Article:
5. The tip of being prepared also comes in handy with another aspect of college: partying! Since I'm not yet of drinking age, I'll focus on the piles of party food instead. The problem is, even if the snack itself is gluten free, cross contamination is rampant. And when the lights are dimmed, it's hard to tell if your hand is full of safe chocolate M&M's or its pretzel infused cousin. My tip? Eat before any social event where the gluten free eating options are questionable. By packing it in before (even with just a light snack), your appetite will be dimmed enough to cut down temptation. I did this before attending my first birthday party since my diagnosis, and the gluten free brownie in my belly yelled a big, "Forget you!" at the gluten-filled cake. No hunger, no problem

6. Whether it's by writing labels or gorging on snacks, always put your health first. It sounds simple, but between the college food temptations and awkward social situations, it can be a challenge. For me, the hardest part living with celiac disease in college so far is the dorm life, where splitting a fridge and a microwave is the norm. Being my typical self, first I agreed to share appliances. Gluten on one side, gluten free on the other right? Well, when I learned about this little thing called cross contamination, I had the humiliating duty of "outing" myself as a celiac and asking for separate fridges via text. I hated writing it, hated sending it, but the fact is my health comes first (even before roommate etiquette) and so should yours.

7. I mentioned the difficulty in "coming out" as a celiac above, but educating others - roomies, friends, even teachers - about your special diet is for the best. Of course, you don't need to walk around campus with a "Gluten = Satan" t-shirt, but if the topic comes up, be honest about your condition. In this way, you not only increase public awareness, but also make your life easier. When I told my friends about my celiac diagnosis, for a few months they still accidentally offered me gluten food, but now they are nearly as vigilant as I am. Also, your professors may be more inclined to extend deadlines and work with any gluten-caused absences if they know about your condition ahead of time. Despite the initial awkwardness, educating others about eating gluten free is a win-win situation.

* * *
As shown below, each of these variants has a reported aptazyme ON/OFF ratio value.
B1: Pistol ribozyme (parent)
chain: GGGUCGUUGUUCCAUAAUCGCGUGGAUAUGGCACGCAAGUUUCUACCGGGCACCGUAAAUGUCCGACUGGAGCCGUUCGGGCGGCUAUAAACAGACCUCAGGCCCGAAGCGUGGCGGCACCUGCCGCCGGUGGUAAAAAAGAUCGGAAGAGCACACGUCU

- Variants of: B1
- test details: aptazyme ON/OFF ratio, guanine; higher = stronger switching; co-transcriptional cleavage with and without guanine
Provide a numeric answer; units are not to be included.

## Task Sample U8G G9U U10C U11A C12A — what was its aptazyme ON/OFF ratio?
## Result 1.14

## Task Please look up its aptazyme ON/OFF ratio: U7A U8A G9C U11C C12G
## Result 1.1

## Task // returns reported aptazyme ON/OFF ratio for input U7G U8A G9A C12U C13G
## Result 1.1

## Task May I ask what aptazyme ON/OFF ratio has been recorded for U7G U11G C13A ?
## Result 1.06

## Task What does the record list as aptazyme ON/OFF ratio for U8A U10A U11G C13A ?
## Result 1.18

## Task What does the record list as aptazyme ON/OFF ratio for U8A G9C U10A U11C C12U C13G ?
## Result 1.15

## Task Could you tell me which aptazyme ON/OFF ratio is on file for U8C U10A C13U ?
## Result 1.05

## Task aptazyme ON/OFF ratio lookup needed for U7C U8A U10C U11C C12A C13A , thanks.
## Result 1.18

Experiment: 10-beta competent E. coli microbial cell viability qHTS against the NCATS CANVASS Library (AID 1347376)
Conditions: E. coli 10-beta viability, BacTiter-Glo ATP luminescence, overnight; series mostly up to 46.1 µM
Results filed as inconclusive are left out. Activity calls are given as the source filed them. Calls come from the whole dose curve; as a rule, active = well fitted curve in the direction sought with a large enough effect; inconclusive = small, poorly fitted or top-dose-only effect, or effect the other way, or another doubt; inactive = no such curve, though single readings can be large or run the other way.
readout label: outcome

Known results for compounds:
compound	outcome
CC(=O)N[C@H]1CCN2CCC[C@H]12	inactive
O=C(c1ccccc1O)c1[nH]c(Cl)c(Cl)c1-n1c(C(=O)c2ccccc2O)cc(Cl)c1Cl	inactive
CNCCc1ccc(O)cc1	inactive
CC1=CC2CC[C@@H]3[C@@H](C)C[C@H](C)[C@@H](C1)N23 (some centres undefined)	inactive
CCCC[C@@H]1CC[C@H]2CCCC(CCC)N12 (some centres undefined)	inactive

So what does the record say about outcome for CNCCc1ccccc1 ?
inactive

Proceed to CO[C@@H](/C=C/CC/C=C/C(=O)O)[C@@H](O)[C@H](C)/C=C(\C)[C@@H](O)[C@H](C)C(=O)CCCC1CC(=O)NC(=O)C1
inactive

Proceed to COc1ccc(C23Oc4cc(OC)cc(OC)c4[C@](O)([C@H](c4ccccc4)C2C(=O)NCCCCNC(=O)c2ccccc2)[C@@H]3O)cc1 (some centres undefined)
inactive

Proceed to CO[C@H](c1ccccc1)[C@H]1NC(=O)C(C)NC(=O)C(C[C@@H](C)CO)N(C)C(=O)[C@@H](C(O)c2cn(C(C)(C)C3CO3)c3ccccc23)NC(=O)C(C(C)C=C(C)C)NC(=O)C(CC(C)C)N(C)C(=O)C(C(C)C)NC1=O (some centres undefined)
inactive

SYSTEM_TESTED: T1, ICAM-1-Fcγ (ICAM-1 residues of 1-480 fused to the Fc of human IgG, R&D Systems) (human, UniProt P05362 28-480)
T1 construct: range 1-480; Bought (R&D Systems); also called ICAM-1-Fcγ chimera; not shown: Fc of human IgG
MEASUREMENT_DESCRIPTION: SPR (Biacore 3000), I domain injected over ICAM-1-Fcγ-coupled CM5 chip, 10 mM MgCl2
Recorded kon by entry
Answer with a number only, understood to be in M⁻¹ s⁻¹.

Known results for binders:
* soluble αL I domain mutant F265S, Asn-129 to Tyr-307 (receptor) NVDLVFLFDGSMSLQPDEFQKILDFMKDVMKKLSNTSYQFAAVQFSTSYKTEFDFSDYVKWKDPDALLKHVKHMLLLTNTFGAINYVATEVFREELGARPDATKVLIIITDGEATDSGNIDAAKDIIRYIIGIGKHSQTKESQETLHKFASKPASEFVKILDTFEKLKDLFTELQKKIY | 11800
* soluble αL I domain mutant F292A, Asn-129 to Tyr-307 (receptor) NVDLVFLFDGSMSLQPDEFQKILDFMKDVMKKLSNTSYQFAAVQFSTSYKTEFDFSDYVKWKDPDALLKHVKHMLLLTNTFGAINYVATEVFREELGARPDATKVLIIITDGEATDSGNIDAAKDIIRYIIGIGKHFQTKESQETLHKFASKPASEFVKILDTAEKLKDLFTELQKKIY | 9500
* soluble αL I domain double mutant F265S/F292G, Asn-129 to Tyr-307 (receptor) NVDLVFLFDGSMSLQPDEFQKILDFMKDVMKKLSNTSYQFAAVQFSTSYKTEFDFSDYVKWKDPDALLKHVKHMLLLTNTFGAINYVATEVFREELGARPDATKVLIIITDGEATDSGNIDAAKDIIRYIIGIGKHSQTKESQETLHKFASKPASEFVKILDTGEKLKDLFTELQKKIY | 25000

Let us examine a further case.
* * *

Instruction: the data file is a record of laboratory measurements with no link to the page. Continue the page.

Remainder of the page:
8. Beyond educating others, though, to get the most out of college, try to OWN your condition. Don't feel bad about needing extra attention or spending fifteen minutes ordering dinner because of your diet. For most of us, gluten free wasn't a choice, and just like I can't help needing a stepstool to reach items on the top shelf, most gluten free college students can't help needing a special diet. Also, I've found that the less attention I pay to the differences in food between my friends and I, the less attention others pay as well. After all, if you don't point out the elephant in the room, most others sure as heck won't either! 

9. Still, as hard as we try to maintain a gluten free diet in college, realize that slip-ups will happen. You will suffer medical setbacks, get glutened by a romantic, but contaminated, midnight kiss, and spend class clutching your stomach in bed. Don't let these bumps in the roads lower your determination to remain gluten free and don't view a glutening as a failure. So far, I've been glutened once ordering popcorn (with gluten filled toppings, I later learned) trying to have a normal date at the movies. In the painful hours afterwards, I blamed myself plenty. In the end, though, time cured my symptoms better than any amount of regret. In the words of the phenomenally wise Hannah Montana, "Everyone makes mistakes." So (when needed) cry it out, suck it up, and move along. 

10. My most important tip: don't let your gluten free diet limit your enjoyment of college. It is a part of your identity, but not all of it. So go to parties, make gluten-eating friends, and explore all of the other facets of your personality that form you. At the same time, though, instead of viewing your diet as a restriction, try to approach it as an opportunity. Meet kids munching on the same GF cardboard and form a club out of it (the Gut Busters, perhaps?). Take control of your diet and health. Recognize your limits and smash past them, transforming yourself from an unsure freshman to a strong, confident college graduate. 

Even while eating gluten free, you can still enjoy college without losing any of the nourishment or flavor - just order your gluten on the side.